By Megan Miller and Scott Buttram
MONTGOMERY –A few state media outlets have been relentless in calling for an extension of Alabama’s historic tax credits over the last several days. The credits, put in place in 2013, give tax breaks to developers restoring historic buildings.
The credits are set to expire this year, barring a last minute extension by the state legislature, which seems unlikely.
Senator Del Marsh has taken the brunt of the heat from what appears to be an organized effort among some in the media to push for the tax credit extension. In response, the senator listed several reasons for caution before renewing or extending the credits.
One of Marsh’s primary concerns is allowing the free market to work on its own and he questioned the value of some historic properties without the tax credits.
Marsh questioned whether developers receiving tax credits were getting an unfair advantage over other developers. He also expressed concern for inflated property values of historic property and wondered if the tax credits had created a cottage industry.
“I think these prices are inflated because of these tax credits, and in essence the free market should dictate what the property should really sell for, but the tax credits are destroying the free market,” said Marsh.
Some of the projects that qualify for the 25 percent state credit also qualify for a federal credit of 20 percent, giving the developer a project subsidized by taxpayers to the tune of 45 percent.
Additionally, Marsh said some of the qualifying developers have sold their tax credits to other developers.
The Alabama Department of Revenue confirmed that 60 percent of those who have filed claims for the credit are selling them.
“In my opinion, what’s happening is this is a cottage industry that’s been created through these tax credits,” Marsh said.
When the tax credits are used, there is also concern that it may hurt an already ailing general fund. At this time, Marsh estimates the state Medicaid budget has a $100 million shortfall, with costs rising each year.
“Historically, Medicaid has increased every year, and we’ve tried to get Medicaid under control and we’ll continue to try to get it under control,” said Marsh.
If the general fund faces an annual shortfall due to rising Medicaid costs, any tax credits claimed will deepen the financial hole for the state.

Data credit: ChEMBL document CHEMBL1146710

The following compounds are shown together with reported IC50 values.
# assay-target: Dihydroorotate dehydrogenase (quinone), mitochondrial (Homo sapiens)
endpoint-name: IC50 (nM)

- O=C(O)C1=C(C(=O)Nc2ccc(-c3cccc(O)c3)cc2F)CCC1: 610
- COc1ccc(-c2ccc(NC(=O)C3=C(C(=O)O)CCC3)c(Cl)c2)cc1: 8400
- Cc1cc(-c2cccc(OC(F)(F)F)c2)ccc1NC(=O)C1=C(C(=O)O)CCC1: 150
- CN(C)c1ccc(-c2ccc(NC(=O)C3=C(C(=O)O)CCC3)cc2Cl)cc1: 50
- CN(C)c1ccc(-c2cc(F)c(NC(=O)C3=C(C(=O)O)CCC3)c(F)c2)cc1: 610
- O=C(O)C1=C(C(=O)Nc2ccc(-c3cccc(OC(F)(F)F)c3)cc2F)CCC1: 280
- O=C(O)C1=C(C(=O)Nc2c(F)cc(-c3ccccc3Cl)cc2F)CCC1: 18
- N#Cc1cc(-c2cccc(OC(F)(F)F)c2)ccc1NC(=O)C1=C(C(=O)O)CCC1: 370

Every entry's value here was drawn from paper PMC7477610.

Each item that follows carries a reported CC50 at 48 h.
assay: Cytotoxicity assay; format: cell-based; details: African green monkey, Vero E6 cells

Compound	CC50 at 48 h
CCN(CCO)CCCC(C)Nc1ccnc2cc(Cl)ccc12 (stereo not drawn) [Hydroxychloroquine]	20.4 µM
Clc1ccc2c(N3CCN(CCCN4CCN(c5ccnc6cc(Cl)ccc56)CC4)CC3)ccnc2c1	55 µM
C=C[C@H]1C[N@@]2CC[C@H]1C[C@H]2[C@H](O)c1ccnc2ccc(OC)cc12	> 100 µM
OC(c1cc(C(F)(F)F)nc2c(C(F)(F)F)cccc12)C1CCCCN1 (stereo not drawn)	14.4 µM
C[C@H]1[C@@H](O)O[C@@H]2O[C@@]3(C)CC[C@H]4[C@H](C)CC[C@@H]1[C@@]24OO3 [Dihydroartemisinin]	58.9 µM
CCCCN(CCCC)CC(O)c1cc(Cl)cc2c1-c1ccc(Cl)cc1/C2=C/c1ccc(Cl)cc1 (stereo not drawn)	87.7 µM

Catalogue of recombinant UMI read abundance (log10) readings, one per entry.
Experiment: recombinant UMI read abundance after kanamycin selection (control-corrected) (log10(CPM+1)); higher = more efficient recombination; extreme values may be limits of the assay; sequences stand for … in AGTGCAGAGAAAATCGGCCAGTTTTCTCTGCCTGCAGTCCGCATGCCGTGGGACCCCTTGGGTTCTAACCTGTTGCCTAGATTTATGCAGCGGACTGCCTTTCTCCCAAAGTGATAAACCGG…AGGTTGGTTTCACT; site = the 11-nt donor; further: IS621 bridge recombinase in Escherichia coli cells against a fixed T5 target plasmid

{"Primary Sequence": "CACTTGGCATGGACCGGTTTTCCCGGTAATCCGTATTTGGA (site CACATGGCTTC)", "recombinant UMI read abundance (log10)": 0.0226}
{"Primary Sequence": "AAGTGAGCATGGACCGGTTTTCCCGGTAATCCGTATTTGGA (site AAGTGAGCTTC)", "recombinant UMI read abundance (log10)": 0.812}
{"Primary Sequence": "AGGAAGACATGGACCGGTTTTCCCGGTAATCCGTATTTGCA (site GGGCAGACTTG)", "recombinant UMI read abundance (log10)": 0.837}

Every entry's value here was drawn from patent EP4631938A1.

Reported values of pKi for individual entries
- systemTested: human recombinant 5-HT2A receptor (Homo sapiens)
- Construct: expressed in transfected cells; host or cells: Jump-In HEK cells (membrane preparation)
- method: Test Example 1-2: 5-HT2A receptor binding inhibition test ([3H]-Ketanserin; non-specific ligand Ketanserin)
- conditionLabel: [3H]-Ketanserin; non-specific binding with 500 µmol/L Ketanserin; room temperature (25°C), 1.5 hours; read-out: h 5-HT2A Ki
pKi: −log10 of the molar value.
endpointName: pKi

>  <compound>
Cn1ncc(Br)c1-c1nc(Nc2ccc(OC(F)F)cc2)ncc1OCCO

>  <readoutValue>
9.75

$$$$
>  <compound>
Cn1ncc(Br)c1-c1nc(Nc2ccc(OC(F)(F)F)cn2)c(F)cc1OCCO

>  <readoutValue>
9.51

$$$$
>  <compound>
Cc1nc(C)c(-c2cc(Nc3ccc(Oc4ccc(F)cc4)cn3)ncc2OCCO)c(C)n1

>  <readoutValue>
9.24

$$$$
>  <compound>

Marsh has had his own personal experience with historical tax credits. Marsh and his wife restored the Victoria Inn in Anniston, and chose not to take any state or federal tax credits for their restoration efforts.
Marsh approached the City of Anniston, promising to spend no less than $1.5 million to restore the hotel, and also that he would ensure the hotel stayed open for a minimum of 10 years. Marsh said he and his wife even purposefully didn’t include a restaurant in the hotel, because he wanted Anniston’s economy to benefit from the presence of the hotel.
“We want the restaurants in Anniston to benefit from people staying in our hotel,” said Marsh. “It’s part of our program and business plan to get people downtown, spending money.”
Marsh said the City of Anniston had issued request for proposals for the historic properties, but his was the only plan offered. Ultimately, the city paid for the property and handed it over to a developer, a plan Marsh said could work anywhere in Alabama.
Marsh has consulted with the Alabama Revenue Department, saying he “point blank” asked them what the benefit of the tax credits was to the state, and they responded saying there was no tangible benefit to the state.
Several have pointed to a study commissioned by the Alabama Historical Commission that said the state would recoup the tax credits and eventually show a profit, but the study is based on speculative information, Marsh said.
“They can’t substantiate their own survey,” said Marsh. “I have a commitment for revenue to put a third party on board to give us a true analysis of this thing.”
At this time, however, Marsh said his highest priority is to determine how best to use Alabama taxpayer dollars, and what will “give the most bang for our buck.”
“I’m not picking at the historical tax credit,” said Marsh. “My obligation to this state is if we give any credits anywhere, that it’s a net gain to this state through job creation or otherwise.”